Motivation and workplace culture play an important role in employee satisfaction. Two faculty members recently presented information about these factors in Executive Education Power Lunches at the College of Business. Three key takeaways include: different motivational styles, the research on salary satisfaction and the understanding of cultural influences.
Is money the prime motivation?
Perhaps. Some people are intrinsically motivated, meaning they engage in an activity because they find it inherently interesting or enjoyable. Others are extrinsically motivated. They act in certain ways to secure a reward or avoid a consequence. The types of motivation a manager uses can affect both the quantity and quality of work from individuals, said Dr. Jake Messersmith, associate professor of management, in his recent power lunch “Moving Beyond Carrots and Sticks: Unlocking Motivation in the Modern Workplace.”
“Pay for performance drives quantity, but not necessarily quality. As managers, we want our employees to be motivated, so they produce great work. For some employees, money remains a major motivator because they’re being paid for doing something they already enjoy. But to motivate everyone, you must look at many factors in job satisfaction that vary by employee and the type of job they have,” Messersmith said.
What salary is key to employee happiness?
The Gallup World Poll data indicates the salary range of $70,000 to $75,000 enables the majority of people to reach the maximum daily level of happiness that money can provide. But Messersmith pointed out the relative deprivation theory, which states that everything is relative. So whether $70,000 is enough for an individual may depend on what the people around them earn and what they feel they deserve in comparison.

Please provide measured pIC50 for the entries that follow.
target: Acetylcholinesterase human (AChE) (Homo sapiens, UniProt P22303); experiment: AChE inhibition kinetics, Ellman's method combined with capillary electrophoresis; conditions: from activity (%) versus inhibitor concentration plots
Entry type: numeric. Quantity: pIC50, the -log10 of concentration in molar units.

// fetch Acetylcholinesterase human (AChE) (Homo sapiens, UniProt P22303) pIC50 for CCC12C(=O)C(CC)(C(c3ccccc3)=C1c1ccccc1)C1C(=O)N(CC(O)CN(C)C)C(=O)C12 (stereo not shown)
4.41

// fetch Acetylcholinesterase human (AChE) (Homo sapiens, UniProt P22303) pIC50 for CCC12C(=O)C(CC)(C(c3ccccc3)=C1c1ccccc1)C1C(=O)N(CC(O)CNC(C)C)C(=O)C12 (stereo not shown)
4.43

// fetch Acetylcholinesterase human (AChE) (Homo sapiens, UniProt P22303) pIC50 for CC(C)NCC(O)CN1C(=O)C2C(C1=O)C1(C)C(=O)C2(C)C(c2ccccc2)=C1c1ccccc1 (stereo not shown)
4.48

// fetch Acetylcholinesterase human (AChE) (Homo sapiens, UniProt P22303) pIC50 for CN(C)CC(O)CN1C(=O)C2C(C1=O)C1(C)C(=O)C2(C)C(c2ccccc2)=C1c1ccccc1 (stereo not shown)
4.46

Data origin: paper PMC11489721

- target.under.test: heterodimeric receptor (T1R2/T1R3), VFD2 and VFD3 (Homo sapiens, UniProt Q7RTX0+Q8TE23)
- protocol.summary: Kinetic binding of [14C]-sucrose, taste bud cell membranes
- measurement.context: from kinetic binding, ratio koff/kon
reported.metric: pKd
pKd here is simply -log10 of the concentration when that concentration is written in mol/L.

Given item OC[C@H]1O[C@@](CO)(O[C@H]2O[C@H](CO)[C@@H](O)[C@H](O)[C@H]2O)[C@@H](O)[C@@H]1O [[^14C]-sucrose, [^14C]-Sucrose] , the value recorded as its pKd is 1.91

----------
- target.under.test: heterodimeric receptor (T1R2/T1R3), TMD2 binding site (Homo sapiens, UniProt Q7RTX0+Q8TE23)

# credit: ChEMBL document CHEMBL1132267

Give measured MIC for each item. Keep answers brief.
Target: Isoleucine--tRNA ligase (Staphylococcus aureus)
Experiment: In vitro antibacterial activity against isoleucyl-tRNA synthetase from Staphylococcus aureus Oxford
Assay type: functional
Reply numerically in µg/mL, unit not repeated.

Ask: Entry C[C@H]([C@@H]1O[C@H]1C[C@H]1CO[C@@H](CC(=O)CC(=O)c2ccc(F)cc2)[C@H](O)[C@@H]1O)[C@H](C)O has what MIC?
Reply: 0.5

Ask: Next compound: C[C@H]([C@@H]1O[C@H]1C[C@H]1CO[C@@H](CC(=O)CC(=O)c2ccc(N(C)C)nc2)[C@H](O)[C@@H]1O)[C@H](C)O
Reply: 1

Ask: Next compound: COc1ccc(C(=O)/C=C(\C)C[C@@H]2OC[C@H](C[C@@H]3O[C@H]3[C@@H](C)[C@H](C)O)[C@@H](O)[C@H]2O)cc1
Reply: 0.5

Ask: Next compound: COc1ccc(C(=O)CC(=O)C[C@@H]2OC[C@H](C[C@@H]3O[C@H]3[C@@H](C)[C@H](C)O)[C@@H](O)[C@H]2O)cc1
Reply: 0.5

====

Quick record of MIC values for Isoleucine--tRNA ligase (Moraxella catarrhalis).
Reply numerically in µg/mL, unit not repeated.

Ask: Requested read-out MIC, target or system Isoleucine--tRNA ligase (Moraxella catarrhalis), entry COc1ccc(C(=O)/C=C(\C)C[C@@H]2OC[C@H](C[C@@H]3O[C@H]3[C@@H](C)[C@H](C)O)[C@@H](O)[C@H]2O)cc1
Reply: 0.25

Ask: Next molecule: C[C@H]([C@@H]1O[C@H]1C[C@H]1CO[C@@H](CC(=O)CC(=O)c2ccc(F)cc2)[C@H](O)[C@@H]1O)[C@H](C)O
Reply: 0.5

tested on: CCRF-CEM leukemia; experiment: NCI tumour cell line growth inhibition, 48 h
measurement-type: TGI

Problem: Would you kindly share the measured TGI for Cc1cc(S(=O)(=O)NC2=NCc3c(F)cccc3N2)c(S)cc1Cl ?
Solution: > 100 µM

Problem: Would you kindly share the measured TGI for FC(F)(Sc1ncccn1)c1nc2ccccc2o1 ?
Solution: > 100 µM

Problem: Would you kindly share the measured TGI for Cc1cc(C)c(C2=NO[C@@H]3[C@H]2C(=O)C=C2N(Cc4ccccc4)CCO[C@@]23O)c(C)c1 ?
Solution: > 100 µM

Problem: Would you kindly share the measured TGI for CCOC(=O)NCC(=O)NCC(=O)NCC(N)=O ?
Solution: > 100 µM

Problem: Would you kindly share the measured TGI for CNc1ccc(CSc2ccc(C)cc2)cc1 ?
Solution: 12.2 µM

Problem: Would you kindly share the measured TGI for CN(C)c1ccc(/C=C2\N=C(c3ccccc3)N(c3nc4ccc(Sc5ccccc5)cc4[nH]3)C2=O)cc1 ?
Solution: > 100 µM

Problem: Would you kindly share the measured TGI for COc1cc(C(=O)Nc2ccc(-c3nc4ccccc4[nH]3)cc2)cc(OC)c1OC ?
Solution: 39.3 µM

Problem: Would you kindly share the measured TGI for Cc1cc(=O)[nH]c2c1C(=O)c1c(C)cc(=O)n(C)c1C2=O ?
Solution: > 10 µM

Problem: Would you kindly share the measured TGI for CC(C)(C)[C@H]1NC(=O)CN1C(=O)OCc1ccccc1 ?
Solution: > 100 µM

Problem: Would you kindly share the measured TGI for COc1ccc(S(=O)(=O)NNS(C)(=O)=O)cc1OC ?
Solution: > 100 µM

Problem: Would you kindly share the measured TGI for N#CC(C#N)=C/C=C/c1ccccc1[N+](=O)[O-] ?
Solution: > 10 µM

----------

“We are always in constant comparison with others, for better or worse. If you feel a co-worker is not putting in as much effort or doing as much as you are but receives the same compensation, you might feel upset, and your job satisfaction and motivation levels drop,” Messersmith said.
How does one’s culture impact their work?
Working in an increasingly global economy also means working with many different people who likely have a variety of cultural and ethnic backgrounds and expectations. Culture shapes our assumptions about business and influences how employees communicate and build relationships. Dr. Elina Ibrayeva, associate professor of practice in management, addressed the research on this topic and brainstormed with attendees of her power lunch “Cracking The Code Of Culture” how to more effectively cross-culturally communicate.
“You may hear ‘culture is like an iceberg,’ with only a small part visible at the surface. My favorite analogy for culture is that of an onion. Each layer is interdependent, with the most important differences at its heart. To me, the biggest difference in cultures is between individualism and collectivism,” Ibrayeva said.
Behavior makes sense through the eyes of that person, so paying more attention to the context of the behavior helps to recognize its cultural influences. Closing this cultural gap in the workplace can be complex but crucial to collaboration and productivity. It first requires putting aside our own biases and assumptions and learning the real cultural differences that exist.
Interested in going more in depth on topics useful in the modern workforce? Messersmith will explore adaptive leadership in his upcoming Executive Education certificate program, “Being a Change Agent: Applying the Principles of Adaptive Leadership,” on Friday, March 29.
Other upcoming professional development opportunities include:
Communication Boot Camp: Present Your Ideas Effectively – Friday, March 15, 8 a.m.-5 p.m.
Design Thinking: A Systemic Approach to Innovation in the Workplace – Friday, May 3, 9 a.m.-5 p.m.